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Nano sapiens

I find that providing flow that all the different corals like (or at least tolerate) the most challenging thing in a small nano tank.  As stated, coral placement is really important and sometimes even just 1/2" up or down (or side-to-side) can make all the difference between hanging on and flourishing.

 

Starting off with small frags, instead of larger colonies, allows the corals to grow out and get used to each other's presence (doesn't always mean they'll tolerate each other, though) and those that can, grow into forms that are adapted to the tank's flow pattern.

 

Not all coral specimens can adapt to a small mixed reef, but luckily most can (especially those that are farmed/captive bred).  Most systems have those one or two coral types that just don't do so well and for me it's Blastosmussa, and some specimens of Rhodactis inchoata (both lower flow adapted corals).  My lower flow areas are occupied by Ricordia, so I only have medium to medium-high flow areas available.

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Clown79

I once read that starting a mixed reef, the end result is the most powerful corals being left.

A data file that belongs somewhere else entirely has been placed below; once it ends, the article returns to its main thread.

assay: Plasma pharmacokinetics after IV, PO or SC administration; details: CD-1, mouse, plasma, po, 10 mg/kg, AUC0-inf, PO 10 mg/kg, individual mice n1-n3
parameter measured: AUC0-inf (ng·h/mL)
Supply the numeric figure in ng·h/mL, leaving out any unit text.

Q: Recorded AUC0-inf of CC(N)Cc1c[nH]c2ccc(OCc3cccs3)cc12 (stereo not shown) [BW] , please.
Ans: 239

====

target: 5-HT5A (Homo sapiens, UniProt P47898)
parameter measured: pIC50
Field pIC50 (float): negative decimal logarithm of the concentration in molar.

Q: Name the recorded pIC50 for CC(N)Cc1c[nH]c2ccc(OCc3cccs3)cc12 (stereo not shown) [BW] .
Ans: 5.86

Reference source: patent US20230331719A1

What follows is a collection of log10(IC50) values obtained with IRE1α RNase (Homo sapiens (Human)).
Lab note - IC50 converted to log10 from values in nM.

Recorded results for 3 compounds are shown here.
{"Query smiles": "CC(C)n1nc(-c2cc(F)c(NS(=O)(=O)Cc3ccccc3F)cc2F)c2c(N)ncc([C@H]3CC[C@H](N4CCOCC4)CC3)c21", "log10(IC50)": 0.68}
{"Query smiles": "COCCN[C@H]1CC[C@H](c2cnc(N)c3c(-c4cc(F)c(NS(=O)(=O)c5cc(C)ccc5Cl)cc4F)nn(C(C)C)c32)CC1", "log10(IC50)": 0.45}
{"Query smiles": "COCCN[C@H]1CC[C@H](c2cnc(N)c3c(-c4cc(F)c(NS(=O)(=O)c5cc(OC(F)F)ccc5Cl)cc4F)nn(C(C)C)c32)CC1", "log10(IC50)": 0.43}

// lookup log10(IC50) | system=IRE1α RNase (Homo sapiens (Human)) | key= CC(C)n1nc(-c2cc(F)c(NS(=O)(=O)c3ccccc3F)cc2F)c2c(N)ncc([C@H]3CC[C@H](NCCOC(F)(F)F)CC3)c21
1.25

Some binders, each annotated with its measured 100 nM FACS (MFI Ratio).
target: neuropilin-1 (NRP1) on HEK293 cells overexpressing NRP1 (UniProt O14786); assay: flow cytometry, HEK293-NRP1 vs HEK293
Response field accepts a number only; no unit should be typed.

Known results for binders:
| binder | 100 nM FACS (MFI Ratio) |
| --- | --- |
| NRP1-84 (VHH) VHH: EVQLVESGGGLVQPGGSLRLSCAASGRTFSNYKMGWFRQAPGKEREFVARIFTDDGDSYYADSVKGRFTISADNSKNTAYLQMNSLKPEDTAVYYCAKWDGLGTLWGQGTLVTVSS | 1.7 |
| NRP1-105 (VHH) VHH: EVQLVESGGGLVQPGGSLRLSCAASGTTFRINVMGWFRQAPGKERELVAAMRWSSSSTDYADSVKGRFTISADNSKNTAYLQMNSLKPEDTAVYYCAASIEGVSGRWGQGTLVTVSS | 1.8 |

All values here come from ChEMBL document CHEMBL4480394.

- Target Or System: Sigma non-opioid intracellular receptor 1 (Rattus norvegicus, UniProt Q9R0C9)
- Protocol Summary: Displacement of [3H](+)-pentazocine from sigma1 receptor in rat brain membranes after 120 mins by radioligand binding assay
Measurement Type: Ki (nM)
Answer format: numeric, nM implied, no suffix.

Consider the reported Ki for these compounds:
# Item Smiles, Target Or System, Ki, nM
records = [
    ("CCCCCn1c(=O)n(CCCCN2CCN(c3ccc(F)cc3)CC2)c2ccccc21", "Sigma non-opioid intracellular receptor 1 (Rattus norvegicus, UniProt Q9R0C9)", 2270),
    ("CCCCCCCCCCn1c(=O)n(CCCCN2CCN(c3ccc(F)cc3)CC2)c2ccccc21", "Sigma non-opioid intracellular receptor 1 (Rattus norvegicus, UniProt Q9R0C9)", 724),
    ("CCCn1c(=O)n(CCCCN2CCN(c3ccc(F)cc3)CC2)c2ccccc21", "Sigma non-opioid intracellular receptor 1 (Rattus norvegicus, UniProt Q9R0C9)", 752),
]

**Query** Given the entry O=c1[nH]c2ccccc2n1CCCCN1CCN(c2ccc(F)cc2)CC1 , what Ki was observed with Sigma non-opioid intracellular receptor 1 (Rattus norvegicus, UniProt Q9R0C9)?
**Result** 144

Being nano's, it's pretty inevitable that fragging will be needed to control things or loss of corals because of space and warfare.

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Nano sapiens
7 minutes ago, Lognor said:

 

This 100%.  I have softies and LPS.  I feel like I am constantly monkeying with flow and placement to get everyone happy.  I see full tanks and think they've found the secret sauce to it.  Everything will look good for a few months, things grow well and suddenly I'm having issues because things are touching.  I just fragged and rearranged some things for just this reason and two days later I find that not all euphyllia actually get along.  My duncan doesn't seem very happy having hammers next to it.  The torch looks even better than before, so it's tentacles are extending more and its about to be touching an acan.  I love the look of a full tank, but I have no idea how other people do it without having coral loss, parameter issues, etc.

It's a constant challenge to keep a full, small reef aquarium in tip-top condition.  But even the best have their ups and downs.

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Nano sapiens
8 minutes ago, Clown79 said:

I once read that starting a mixed reef, the end result is the most powerful corals being left.

 

Being nano's, it's pretty inevitable that fragging will be needed to control things or loss of corals because of space and warfare.

Controlling parameters to restrict growth can help to delay the inevitable warfare somewhat, but eventually a few corals with superior conquering abilities tend to dominate.  In extreme cases, a coral may have to be removed entirely before it completely takes over.

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Clown79
2 hours ago, Nano sapiens said:

Controlling parameters to restrict growth can help to delay the inevitable warfare somewhat, but eventually a few corals with superior conquering abilities tend to dominate.  In extreme cases, a coral may have to be removed entirely before it completely takes over.

Definitely😁